Guardian & Conservator Lawyer
Establishing a guardian or conservator relationship can be highly beneficial if you’re responsible for a person who cannot make their own decisions about medical care or financial affairs. These legal roles would enable you to make decisions on the other person’s behalf. However, navigating guardianship and conservatorship correctly is essential.
Contact our attorneys at Bassett Murray Law Group in Ann Arbor, MI, today at 734-930-9200 to learn more about guardians & conservators.
Guardians and Conservators in Michigan
A guardianship is a court-appointment that allows a person or organization to make an incapacitated individual’s care and custody decisions. A guardianship can be a full appointment if the incapacitated individual cannot make any of their own decisions about health care. A guardianship can also be limited to certain decisions that the individual can no longer make, such as a decision about where to live.
A conservatorship is also a court-appointment. The conservator manages the protected person’s finances and assets. The protected individual does not need to be found incapacitated and can even petition for a conservator for themselves. Often, an person may need both a guardian and a conservator.
Under Michigan law, guardianships and conservatorships must promote the protected person’s well-being and best interest.
How Do Guardianship and Conservatorship Work?
The court appoints a person or organization to be a protected person’s guardian or conservator. To be appointed, you must complete paperwork and bring it to the probate court in the county where the protected person lives.
The protected person may need to receive a medical evaluation supporting the necessity of a guardian or conservator. The court will review the documentation, hold a hearing, and take testimony. If it grants appointment, the guardian and conservator will be required to file annual paperwork keeping the court and the interested parties informed.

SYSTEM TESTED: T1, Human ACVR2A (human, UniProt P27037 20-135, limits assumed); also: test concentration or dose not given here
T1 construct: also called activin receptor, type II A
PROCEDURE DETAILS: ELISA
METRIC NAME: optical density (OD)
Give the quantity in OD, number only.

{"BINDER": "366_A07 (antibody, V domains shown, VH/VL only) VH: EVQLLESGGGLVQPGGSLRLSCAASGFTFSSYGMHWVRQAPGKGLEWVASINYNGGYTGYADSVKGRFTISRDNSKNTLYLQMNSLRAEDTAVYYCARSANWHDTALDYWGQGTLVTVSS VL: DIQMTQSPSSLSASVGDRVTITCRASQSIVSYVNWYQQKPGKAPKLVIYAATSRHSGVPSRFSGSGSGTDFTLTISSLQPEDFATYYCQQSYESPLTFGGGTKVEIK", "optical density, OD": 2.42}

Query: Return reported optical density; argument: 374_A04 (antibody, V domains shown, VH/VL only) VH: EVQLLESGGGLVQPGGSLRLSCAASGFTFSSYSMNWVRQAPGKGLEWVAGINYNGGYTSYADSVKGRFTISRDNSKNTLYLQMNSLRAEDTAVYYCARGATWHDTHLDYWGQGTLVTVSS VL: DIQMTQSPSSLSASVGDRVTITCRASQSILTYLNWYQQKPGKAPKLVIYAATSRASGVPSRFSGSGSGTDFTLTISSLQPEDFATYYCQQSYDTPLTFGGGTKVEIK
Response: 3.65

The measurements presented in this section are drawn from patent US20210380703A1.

Your role as guardian or conservator will last until the court officially orders it to end. Common reasons to end a guardianship or conservatorship include:
- You are no longer able to perform the necessary roles
- The protected person passed away
- The protected person’s assets became depleted
- You decide to resign
If necessary, the court may appoint a new person to the role.
Differences Between Guardianship and Conservatorship
Guardian & conservator relationships are both legal relationships that protect a person who cannot manage their own interests. The primary distinction between these two relationships is the type of responsibilities within the relationship.
Conservatorships typically involve managing only the protected person’s financial affairs. These can include:
- Bank accounts
Meanwhile, guardianships involve managing an individual’s personal affairs, such as:
- Medical care
How Elder Law Attorneys Can Help
Navigating guardianship and conservatorship can be stressful and overwhelming for those without legal experience. If you’re interested in beginning this process, having an attorney guide you is highly beneficial.
Your elder law attorney can guide you through the legal process and provide qualified advice and guidance throughout. They can help you fill out the correct forms and navigate the court system while keeping your protected person’s best interests in mind.
Contact Our Ann Arbor Elder Law Attorneys Today
Our guardian & conservator attorneys are here to help you through this process. Contact our team at Bassett Murray Law Group today at 734-930-9200 to schedule a consultation in Ann Arbor, MI.
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